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Monday 22 October 2018

Local know-how rules the waves

MYLES McWEENEY

THE 650-strong armada taking part in Ford Cork Week is an awesome sight from a helicopter flying 800ft overhead.On a morning that Clayton Love described as ``a five-star day for sailing'', the Irish entry demonstrated that local knowledge is an important factor in yacht racing. Local rivals Mark Mansfield and Anthony O'Leary dominated the ultra-competitive 1720 Class in Union Chandlery and Ford Racing.

Other Irish competitors who had a great day included Maxol boss Max McMullan whose Mustang Sally powered up to second in Class 1, the same place Harold Cudmore occupies in the bigger Class Zero.

Among VIP visitors to Crosshaven yesterday was the chairman of the Irish Sports Council, John Treacy. After a couple of hours watching the speedy 1720s racing, the 1984 Olympic hero came ashore deeply impressed.

``It's the first time I've seen a yacht race up close, despite the fact that when I was in America I lived in Rhode Island about 20 minutes from the centre of American yachting, Newport. It's very exciting.''

He went on to describe Ford Cork Week as an outstanding event. ``We tend to concentrate on the higher performance end of sport, but this is a family-orientated sport and very much to be encouraged.''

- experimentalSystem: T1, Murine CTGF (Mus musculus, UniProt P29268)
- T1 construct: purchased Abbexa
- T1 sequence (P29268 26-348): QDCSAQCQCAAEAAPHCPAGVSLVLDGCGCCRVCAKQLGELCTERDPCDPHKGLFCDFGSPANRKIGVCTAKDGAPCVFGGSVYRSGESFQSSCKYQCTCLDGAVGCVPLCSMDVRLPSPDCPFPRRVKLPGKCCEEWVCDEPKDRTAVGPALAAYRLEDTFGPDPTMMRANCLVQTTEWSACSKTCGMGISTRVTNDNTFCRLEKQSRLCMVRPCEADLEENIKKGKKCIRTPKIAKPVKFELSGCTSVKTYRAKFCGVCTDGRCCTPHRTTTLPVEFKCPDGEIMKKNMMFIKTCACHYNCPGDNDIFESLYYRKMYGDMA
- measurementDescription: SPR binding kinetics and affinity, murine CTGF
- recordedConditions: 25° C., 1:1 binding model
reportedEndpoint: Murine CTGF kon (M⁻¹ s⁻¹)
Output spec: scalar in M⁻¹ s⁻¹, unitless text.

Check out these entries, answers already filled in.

Last night, newly-elected Mayor of Cork Joe O'Flynn paid his first visit to Ford Week '98.

It has now become a tradition that the new mayor sets out in a boat to enact the ancient ceremony of Throwing the Dart which dates back to medieval times. The dart or spear represents Neptune's trident and indicates the mayor's jurisdiction over the waters around Cork.

The event brought back memories of the late Hugh Coveney, a former mayor, whose boat Golden Apple had been used to ferry the mayor. The Coveney family is represented at the RCYC every day by eldest son Simon, who is manning the Sail Chernobyl fundraising stand.

After their father's funeral, Simon stayed home to look after the family farm but his brothers Rory, Anthony and Tony and sister Rebecca flew back to the Pacific to continue their global voyage which hopes to raise £1m for the children of Chernobyl.

They sent an e-mail yesterday from their position in the Coral Sea, 400 miles off Australia, wishing Ford Cork Week well.

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